Millions of Americans have been wondering for months whether the U.S. government would vote to send direct economic stimulus payments again. The first stimulus payments of $1,200 per qualified adult and $500 per qualified child were voted on in March, although some citizens are still waiting for the first stimulus check to arrive.
A second stimulus package to provide economic relief amid the COVID-19 pandemic was passed by Congress last week and signed into law by President Trump on Dec. 27. The payments of $600 from the Treasury Department are expected to be issued immediately. We'll have to see whether or not an increase to $2,000 happens.
Qualifications for $2,000 stimulus check
Individuals who earn up to $75,000 per year in adjusted gross income are eligible for the maximum direct stimulus payment, which is currently set at $600 for adults. Qualifying dependents will also receive a $600 payment. If the Senate approves the $2,000 checks, the same individuals will receive the higher amount.
As with the CARES Act in the spring of 2020, stimulus payment amounts will be reduced on a graduated scale as income increases. For every $100 above the $75,000 threshold, the payment will decrease by $5.
According to CNBC, individuals who make $87,000 and married couples filing jointly with $174,000 in income won't qualify for any payment.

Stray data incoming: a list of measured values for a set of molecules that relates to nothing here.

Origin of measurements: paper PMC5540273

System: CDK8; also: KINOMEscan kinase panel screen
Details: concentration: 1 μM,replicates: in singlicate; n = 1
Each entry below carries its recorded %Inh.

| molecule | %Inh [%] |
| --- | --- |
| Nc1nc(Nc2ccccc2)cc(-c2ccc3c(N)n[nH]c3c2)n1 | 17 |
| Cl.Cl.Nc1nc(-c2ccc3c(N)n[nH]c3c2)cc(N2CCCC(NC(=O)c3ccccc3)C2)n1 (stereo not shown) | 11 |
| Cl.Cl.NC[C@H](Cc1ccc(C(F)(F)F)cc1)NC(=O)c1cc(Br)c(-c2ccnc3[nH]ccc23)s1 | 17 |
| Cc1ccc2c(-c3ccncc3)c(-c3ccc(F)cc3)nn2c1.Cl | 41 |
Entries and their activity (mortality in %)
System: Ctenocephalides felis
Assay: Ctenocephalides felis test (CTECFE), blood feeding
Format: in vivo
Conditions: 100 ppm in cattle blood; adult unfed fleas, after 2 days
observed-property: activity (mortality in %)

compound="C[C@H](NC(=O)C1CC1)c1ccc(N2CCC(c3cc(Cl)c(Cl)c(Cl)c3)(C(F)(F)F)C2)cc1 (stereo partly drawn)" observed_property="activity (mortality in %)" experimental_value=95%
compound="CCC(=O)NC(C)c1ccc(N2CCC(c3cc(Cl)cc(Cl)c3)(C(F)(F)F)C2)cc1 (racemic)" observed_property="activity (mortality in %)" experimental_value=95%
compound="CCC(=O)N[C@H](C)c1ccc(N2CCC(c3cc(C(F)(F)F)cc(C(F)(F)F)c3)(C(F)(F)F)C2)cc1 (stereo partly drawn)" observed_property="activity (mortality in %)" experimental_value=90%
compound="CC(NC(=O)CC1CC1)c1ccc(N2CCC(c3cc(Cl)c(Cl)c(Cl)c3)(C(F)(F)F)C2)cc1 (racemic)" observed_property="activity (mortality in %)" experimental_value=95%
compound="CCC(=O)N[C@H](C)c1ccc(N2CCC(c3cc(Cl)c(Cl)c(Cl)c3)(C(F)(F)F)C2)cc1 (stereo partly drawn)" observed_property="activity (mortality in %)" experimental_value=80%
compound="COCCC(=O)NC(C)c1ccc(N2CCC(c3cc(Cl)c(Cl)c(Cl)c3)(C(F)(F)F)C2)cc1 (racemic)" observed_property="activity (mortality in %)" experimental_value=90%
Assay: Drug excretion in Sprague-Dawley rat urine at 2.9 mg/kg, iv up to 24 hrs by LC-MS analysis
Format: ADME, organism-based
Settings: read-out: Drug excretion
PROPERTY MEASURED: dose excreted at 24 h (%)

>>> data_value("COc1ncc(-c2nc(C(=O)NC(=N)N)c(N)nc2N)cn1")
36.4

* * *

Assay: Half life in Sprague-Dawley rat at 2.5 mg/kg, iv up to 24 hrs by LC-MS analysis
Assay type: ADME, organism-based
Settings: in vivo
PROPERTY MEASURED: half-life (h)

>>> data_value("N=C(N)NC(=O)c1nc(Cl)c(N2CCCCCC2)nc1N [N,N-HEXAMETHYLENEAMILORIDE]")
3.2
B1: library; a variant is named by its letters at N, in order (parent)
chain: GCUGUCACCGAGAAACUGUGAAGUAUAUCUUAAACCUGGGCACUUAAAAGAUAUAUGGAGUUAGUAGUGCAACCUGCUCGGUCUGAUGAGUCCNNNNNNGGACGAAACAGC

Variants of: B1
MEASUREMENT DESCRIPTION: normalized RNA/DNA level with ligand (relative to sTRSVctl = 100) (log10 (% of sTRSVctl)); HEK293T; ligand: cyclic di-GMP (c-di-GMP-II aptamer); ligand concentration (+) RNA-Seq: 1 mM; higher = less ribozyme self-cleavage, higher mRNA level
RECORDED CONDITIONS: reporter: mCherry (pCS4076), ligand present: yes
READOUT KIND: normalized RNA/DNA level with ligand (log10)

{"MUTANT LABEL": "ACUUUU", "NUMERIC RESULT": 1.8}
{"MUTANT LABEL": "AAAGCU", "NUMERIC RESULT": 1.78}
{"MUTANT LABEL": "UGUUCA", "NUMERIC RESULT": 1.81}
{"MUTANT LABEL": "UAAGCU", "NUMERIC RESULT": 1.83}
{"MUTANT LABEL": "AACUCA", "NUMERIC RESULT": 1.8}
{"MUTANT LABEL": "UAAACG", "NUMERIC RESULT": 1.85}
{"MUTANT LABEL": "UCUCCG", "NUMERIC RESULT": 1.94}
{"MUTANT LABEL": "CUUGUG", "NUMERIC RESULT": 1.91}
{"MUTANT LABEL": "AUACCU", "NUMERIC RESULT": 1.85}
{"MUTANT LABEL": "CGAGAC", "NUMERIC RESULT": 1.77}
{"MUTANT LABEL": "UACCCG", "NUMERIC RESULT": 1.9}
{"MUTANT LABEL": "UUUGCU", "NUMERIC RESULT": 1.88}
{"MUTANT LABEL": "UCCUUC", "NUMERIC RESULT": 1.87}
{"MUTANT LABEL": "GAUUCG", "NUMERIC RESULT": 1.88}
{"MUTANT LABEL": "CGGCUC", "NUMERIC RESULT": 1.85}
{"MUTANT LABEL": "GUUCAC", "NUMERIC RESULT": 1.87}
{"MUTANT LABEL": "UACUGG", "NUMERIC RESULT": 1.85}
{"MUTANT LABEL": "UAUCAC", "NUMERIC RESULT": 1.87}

Currently, $600 in direct payments will start going out to Americans immediately. The disbursement process should be quicker than the spring stimulus since the IRS and Treasury Department already have the information on who qualifies and how they want their money delivered.
House of Representatives passed the $2,000 stimulus
Although President Trump, Democratic lawmakers, and many Republican lawmakers support the $2,000 stimulus payments, it hasn't passed into law yet.
The Democrat-led House of Representatives voted on Dec. 28 to increase payments. Senate minority leader Chuck Schumer attempted to force an immediate Senate vote on the measure, but Senate majority leader Mitch McConnell blocked that vote, according to The New York Times.
Timeline for $2,000 stimulus check
The decision about whether or not to increase payments to $2,000 hasn't been made yet. The initial payment of $600 per qualified individual will start hitting people’s bank accounts this week, according to Treasury Secretary Steven Mnuchin. If the increase to $2,000 is approved, the additional funds will be sent at that time.
While many legislators are pushing for immediate action to increase payments, Senator McConnell hasn't specified how he intends to address President Trump’s additional demands before voting on the $2,000 stimulus check.
Senate will vote on a stimulus increase
Senator McConnell said that the Senate will start the process and also focus on President Trump's other demands. President Trump insisted on the increase to $2,000, removing certain legal protections for YouTube and Facebook, and more investigations into voter fraud.
The New York Times said, “Mr. McConnell’s decision to link all of Mr. Trump’s demands could doom any chance of passage.” Democrats will likely oppose removing legal shields for social media companies. A voting date hasn't been set.